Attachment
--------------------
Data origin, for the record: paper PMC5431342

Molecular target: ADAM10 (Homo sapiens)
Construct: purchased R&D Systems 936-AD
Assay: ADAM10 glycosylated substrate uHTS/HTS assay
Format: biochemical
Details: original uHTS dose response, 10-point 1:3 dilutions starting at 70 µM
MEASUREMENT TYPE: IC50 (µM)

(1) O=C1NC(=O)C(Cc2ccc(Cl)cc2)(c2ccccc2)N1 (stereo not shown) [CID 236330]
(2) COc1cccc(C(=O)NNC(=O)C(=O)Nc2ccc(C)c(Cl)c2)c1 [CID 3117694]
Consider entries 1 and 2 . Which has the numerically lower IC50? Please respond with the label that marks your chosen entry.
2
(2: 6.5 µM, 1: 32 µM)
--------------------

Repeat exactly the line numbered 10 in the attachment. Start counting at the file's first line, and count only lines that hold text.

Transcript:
Consider entries 1 and 2 . Which has the numerically lower IC50? Please respond with the label that marks your chosen entry.